David Rocchio

David Rocchio

I just read an article in The New York Times about the types of Americans who volunteer for our armed forces. These are the people supporting and fighting the nation’s relentless, endless wars.

To create some perspective about these wars, my lovely daughter is 17, soon to graduate high school and head off to start her adult life. She has never know a time when the United States was not in a grinding, constant state of war.

Two points in the Times article gave me pause. First, only 1 percent of Americans serve in the military. Second, Sgt. 1st Class Dustin Comes, an Army recruiter featured in the article, points out soldiers, sailors and Marines receive generous benefits, never have to worry about being laid off, and earn enough that often only one spouse needs to work.

“Show me a better deal for the common person,” said Sgt. Comes.

I never served. I graduated high school in 1978. I had registered for the draft, but it had just ended. I was deeply interested in the Navy, but did not pursue it. The country was recovering from Vietnam and the military was scaling back. I was off to college. I regret I did not join, but at the time I just didn’t see the point.

The point is to serve, to be part of something bigger than yourself, to form bonds with people you otherwise would never meet, let alone talk to or work with, and to learn discipline, sacrifice, and serving a mission.

If I were young enough to serve today, I believe I would join. Our military is stretched to the limit. Suicides in the military are spiking. Army and Marine personnel rotate in and out of deployments, creating havoc for families and putting people at relentless risk.

This burden falls on such a small subset of Americans, the decisions to deploy and engage in aggressive foreign policy are often made by people with no experience or skin in the game. If we all knew friends and loved ones who serve — or if we served ourselves — maybe more thought would go into decisions. Maybe the easy rhetoric pushing us deeper into problems we can’t solve — least of all with force — would abate a bit. As well, it would simply just be fairer.

Going back to the recruiter’s words quoted in the Times, for many who choose to serve, it is not the mission that attracts them. It is the one chance to make a decent living with benefits and retirement, and that’s just sad.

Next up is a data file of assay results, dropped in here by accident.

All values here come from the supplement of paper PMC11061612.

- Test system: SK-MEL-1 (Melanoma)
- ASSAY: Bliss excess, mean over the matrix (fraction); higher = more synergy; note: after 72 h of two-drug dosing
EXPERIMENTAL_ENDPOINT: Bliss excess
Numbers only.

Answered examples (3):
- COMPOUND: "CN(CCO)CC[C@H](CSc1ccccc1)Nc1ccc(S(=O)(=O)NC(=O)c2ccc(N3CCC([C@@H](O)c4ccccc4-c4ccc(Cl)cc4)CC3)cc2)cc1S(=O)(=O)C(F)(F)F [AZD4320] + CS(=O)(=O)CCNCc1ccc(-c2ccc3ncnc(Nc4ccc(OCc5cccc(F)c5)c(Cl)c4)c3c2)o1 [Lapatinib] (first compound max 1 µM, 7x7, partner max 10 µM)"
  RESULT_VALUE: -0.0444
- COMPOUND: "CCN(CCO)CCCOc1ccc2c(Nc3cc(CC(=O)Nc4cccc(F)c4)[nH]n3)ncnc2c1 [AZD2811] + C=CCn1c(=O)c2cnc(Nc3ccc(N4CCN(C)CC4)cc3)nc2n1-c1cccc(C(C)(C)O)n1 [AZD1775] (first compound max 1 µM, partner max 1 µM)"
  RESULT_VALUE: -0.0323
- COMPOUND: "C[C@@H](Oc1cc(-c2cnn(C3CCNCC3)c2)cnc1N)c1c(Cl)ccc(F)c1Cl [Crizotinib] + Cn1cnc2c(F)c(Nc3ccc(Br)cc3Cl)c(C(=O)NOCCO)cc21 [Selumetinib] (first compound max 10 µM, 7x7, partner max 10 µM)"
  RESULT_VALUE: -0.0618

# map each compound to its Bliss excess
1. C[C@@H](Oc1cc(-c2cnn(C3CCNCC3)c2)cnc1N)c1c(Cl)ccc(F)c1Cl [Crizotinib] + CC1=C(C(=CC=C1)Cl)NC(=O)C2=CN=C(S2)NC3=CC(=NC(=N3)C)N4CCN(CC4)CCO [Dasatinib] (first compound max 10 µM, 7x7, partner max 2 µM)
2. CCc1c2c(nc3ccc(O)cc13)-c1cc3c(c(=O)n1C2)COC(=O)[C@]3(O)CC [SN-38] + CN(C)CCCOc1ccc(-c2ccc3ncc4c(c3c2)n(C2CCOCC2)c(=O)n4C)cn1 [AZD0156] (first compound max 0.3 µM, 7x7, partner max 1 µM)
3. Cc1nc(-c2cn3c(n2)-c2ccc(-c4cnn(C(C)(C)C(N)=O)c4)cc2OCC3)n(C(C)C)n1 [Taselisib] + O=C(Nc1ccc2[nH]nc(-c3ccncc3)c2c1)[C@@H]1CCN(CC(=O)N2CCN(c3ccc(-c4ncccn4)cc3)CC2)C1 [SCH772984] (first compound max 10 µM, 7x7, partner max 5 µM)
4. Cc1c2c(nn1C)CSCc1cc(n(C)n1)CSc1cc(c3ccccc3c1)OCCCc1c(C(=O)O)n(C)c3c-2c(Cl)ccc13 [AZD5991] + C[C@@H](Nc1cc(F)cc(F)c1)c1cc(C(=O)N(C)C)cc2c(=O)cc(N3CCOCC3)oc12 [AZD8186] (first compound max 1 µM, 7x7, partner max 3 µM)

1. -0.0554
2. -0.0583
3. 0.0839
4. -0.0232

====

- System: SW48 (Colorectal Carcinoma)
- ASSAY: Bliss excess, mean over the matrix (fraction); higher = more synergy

At some point in our recent history, the great American business schools and leaders of industry and finance decided to cull the cost of labor from capital. People in finance and people in senior management do well in America. The “common person,” as the recruiter put it, doesn’t stand a chance.

When did it become acceptable that the average American would receive no benefits or retirement, have no job security, and need to work multiple jobs to make ends barely meet? And forget about day care, decent schools, and affordable postsecondary education.

A career in the military should not be an only option. It is no wonder people throughout the West are so angry, hunker into tribal corners, and support bitter, disruptive politics. It does not take a Ph.D. in economics to see the vast majority of people in America — no matter how hard they work — are just screwed.

Top colleges and universities are closed to most — either because of cost or because they did not have resources to do the things required to be admitted. Important prestige internships for high school and college students are reserved for those with existing relationships. The chances of getting a secure private-sector job with benefits and retirement are nil.

This “opportunity gap” leaves the vast majority of people behind. And it is not limited, or even at its worst, in America.

As reported in The Guardian, It took just 33 hours into the New Year for senior management at top firms in the UK to earn as much as the average Brit earns in a year. Brexit, anyone? Low wages drive strife throughout the world, kindling for would-be tinpots.

We have enabled such a tremendous concentration of wealth in the hands of so few. There are consequences to this. If you don’t believe me, I suggest you read “Dr. Zhivago.” The movie’s fine cinema, but the book is less about love and more about the consequences of unbridled greed and concentrated power. Spoiler alert: These consequences are not good.

To borrow badly from Winston Churchill, never have so many had so much taken by so few. We reap the consequences of this craven culture. An overstretched, under-representative military; a lack of soul-satisfying work providing meaningful pay, benefits and future; a hack political class sucking up to the money, not so they can govern, but just to have a decent job and power.

I expect the best things we could do as a society is reinstitute the draft, manage finance to recouple capital to labor in a meaningful way, and decouple politics from money and power. The likelihood of any of this happening is pretty darn low.

I truly admire the United States military. In many ways, our armed forces represent the best of us. Since 99 percent of us are not part of this system, what do we represent?

David M. Rocchio lives, works and writes in Stowe. Email letters to news@stowereporter.com.

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